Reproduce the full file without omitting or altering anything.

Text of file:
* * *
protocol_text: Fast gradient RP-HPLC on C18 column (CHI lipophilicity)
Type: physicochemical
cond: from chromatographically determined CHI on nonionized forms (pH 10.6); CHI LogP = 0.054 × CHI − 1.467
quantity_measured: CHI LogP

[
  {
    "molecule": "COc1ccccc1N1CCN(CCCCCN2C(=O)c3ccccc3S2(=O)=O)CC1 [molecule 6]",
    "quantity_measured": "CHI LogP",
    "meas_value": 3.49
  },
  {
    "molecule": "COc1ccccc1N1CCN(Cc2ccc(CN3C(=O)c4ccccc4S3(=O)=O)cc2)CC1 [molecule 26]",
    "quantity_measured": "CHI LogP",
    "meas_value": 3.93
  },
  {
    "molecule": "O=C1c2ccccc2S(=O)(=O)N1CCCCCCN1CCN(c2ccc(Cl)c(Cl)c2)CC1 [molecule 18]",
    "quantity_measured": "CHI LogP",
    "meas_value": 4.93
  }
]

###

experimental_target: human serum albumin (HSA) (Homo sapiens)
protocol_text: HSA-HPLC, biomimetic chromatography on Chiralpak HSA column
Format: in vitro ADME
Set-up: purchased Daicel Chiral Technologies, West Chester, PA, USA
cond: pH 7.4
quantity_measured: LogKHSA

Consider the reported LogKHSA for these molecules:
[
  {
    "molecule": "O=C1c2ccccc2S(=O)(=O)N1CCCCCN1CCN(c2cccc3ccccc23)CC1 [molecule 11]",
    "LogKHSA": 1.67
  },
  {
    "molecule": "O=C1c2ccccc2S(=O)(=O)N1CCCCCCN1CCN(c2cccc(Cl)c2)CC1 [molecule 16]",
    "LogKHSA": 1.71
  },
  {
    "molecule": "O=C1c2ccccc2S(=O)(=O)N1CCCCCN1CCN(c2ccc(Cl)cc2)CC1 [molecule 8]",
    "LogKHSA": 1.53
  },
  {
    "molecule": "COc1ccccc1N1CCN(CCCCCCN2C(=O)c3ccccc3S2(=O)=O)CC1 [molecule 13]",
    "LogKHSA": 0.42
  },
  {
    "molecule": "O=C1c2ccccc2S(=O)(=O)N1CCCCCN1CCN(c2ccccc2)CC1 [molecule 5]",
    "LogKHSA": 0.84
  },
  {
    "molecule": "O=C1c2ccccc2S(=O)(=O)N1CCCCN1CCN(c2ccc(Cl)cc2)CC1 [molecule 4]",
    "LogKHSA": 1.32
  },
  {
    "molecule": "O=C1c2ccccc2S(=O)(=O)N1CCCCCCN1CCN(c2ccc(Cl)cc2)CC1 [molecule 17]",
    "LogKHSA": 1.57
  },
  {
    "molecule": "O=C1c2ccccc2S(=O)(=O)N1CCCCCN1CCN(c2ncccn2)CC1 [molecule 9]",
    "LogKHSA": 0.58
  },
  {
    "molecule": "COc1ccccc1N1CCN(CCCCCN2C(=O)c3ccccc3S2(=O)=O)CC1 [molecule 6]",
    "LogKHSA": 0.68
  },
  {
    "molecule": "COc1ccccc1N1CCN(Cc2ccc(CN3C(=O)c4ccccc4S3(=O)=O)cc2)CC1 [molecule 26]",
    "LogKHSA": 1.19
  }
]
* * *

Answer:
protocol_text: Fast gradient RP-HPLC on C18 column (CHI lipophilicity)
Type: physicochemical
cond: from chromatographically determined CHI on nonionized forms (pH 10.6); CHI LogP = 0.054 × CHI − 1.467
quantity_measured: CHI LogP

[
  {
    "molecule": "COc1ccccc1N1CCN(CCCCCN2C(=O)c3ccccc3S2(=O)=O)CC1 [molecule 6]",
    "quantity_measured": "CHI LogP",
    "meas_value": 3.49
  },
  {
    "molecule": "COc1ccccc1N1CCN(Cc2ccc(CN3C(=O)c4ccccc4S3(=O)=O)cc2)CC1 [molecule 26]",
    "quantity_measured": "CHI LogP",
    "meas_value": 3.93
  },
  {
    "molecule": "O=C1c2ccccc2S(=O)(=O)N1CCCCCCN1CCN(c2ccc(Cl)c(Cl)c2)CC1 [molecule 18]",
    "quantity_measured": "CHI LogP",
    "meas_value": 4.93
  }
]

###

experimental_target: human serum albumin (HSA) (Homo sapiens)
protocol_text: HSA-HPLC, biomimetic chromatography on Chiralpak HSA column
Format: in vitro ADME
Set-up: purchased Daicel Chiral Technologies, West Chester, PA, USA
cond: pH 7.4
quantity_measured: LogKHSA

Consider the reported LogKHSA for these molecules:
[
  {
    "molecule": "O=C1c2ccccc2S(=O)(=O)N1CCCCCN1CCN(c2cccc3ccccc23)CC1 [molecule 11]",
    "LogKHSA": 1.67
  },
  {
    "molecule": "O=C1c2ccccc2S(=O)(=O)N1CCCCCCN1CCN(c2cccc(Cl)c2)CC1 [molecule 16]",
    "LogKHSA": 1.71
  },
  {
    "molecule": "O=C1c2ccccc2S(=O)(=O)N1CCCCCN1CCN(c2ccc(Cl)cc2)CC1 [molecule 8]",
    "LogKHSA": 1.53
  },
  {
    "molecule": "COc1ccccc1N1CCN(CCCCCCN2C(=O)c3ccccc3S2(=O)=O)CC1 [molecule 13]",
    "LogKHSA": 0.42
  },
  {
    "molecule": "O=C1c2ccccc2S(=O)(=O)N1CCCCCN1CCN(c2ccccc2)CC1 [molecule 5]",
    "LogKHSA": 0.84
  },
  {
    "molecule": "O=C1c2ccccc2S(=O)(=O)N1CCCCN1CCN(c2ccc(Cl)cc2)CC1 [molecule 4]",
    "LogKHSA": 1.32
  },
  {
    "molecule": "O=C1c2ccccc2S(=O)(=O)N1CCCCCCN1CCN(c2ccc(Cl)cc2)CC1 [molecule 17]",
    "LogKHSA": 1.57
  },
  {
    "molecule": "O=C1c2ccccc2S(=O)(=O)N1CCCCCN1CCN(c2ncccn2)CC1 [molecule 9]",
    "LogKHSA": 0.58
  },
  {
    "molecule": "COc1ccccc1N1CCN(CCCCCN2C(=O)c3ccccc3S2(=O)=O)CC1 [molecule 6]",
    "LogKHSA": 0.68
  },
  {
    "molecule": "COc1ccccc1N1CCN(Cc2ccc(CN3C(=O)c4ccccc4S3(=O)=O)cc2)CC1 [molecule 26]",
    "LogKHSA": 1.19
  }
]